How Kokos got its name


The "Kokomo kid"
or "Koko"

Kokos name comes from

an old friend of Paul Pisency, the late Don Johnson. Known for years as the "Kokomo Kid," or "Koko," which is where Don Johnson came from - Kokomo, Indiana, hence the name Kokos Bowling.


Don Johnson

Don Johnson, a right-handed bowler, joined the PBA tour in 1964. He captured at least one PBA title every season from 1966–1977, on his way to 26 PBA titles in all. That total places him ninth on the all-time titles list. Johnson was voted PBA Player of the Year in 1971 and 1972. But perhaps his shining moment came in 1970, when he won the prestigious Firestone Tournament of Champions and nearly achieved perfection in the process. In the televised final, he left a single 10-pin on the final ball for a 299 game. Leaving the 10-pin wasn't as famous as Johnson's reaction to it; he dropped on the floor and left his face down for several seconds before getting up to a thunderous ovation (Johnson's wife Mary Anne was shown in the audience, crying by that point).

Johnson won another major title at the 1972 U.S. Open, and was runner-up in the Tournament of Champions three times. In the 1980s, Johnson made a successful transition from pro bowler to bowling instructor. He taught bowlers from over 20 countries and produced an acclaimed book/video instructional package on the sport. Among his students was 13-time PBA titleist, Hall of Famer and current bowling broadcaster Randy Pedersen. Johnson was born in Kokomo, Indiana, but spent most of his adult life in Akron, Ohio and Las Vegas, Nevada. On March 2, 2008, a PBA Tour stop in Columbus, Ohio was named in Johnson's honor: the Don Johnson Buckeye State Classic. In 2009, the tournament was renamed the Don Johnson Eliminator Championship. Don's son, Jimmy Johnson, won a PBA Tour title in 1990, making them the second father-and-son combination to each win a title on the standard Tour (following Dick and Pete Weber).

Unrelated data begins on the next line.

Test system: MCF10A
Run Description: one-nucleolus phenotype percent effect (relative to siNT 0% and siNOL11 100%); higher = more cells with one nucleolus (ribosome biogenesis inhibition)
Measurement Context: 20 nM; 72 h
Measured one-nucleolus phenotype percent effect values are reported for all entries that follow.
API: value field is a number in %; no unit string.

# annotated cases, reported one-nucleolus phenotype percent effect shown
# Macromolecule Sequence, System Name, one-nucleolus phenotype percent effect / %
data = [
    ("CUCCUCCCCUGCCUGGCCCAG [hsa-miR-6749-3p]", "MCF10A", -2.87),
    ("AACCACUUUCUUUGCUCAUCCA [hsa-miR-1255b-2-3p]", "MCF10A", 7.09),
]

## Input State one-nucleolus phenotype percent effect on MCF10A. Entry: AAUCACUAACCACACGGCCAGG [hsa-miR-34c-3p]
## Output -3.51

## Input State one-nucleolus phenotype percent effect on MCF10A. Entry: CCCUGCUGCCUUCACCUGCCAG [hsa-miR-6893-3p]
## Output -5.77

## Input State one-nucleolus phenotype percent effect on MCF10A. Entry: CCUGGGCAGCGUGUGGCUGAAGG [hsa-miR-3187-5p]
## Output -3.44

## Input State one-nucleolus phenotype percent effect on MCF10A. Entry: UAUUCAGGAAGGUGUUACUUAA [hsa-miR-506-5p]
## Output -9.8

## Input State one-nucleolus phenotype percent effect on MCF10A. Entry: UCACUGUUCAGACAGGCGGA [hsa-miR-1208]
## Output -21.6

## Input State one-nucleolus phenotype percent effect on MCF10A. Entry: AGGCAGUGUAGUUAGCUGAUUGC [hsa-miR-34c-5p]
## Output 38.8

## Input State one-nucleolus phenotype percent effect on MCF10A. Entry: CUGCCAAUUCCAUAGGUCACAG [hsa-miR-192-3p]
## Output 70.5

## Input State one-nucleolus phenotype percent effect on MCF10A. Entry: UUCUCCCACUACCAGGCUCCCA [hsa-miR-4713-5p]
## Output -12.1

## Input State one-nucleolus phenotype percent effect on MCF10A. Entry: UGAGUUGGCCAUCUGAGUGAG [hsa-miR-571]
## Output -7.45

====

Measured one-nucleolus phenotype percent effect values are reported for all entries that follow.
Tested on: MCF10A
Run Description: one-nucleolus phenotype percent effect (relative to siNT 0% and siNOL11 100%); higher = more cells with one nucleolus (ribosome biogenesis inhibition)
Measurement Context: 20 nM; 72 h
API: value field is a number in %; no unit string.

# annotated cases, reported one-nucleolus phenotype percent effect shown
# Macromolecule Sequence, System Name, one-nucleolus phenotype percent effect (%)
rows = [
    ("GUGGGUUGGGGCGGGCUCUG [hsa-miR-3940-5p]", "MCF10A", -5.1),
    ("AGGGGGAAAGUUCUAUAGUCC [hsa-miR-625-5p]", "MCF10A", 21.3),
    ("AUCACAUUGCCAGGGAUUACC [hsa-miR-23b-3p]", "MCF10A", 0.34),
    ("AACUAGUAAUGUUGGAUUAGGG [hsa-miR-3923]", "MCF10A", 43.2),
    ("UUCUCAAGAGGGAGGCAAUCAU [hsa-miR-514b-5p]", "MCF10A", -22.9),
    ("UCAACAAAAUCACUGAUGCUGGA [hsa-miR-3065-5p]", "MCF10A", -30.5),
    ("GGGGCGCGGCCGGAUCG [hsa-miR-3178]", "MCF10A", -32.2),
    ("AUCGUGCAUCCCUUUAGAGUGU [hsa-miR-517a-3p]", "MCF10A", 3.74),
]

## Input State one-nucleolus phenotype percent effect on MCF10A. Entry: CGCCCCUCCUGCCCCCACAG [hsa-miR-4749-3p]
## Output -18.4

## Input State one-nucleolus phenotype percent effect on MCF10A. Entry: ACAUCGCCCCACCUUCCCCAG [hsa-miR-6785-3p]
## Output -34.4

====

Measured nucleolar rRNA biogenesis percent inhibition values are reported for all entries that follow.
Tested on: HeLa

Don Johnson infamous 299 game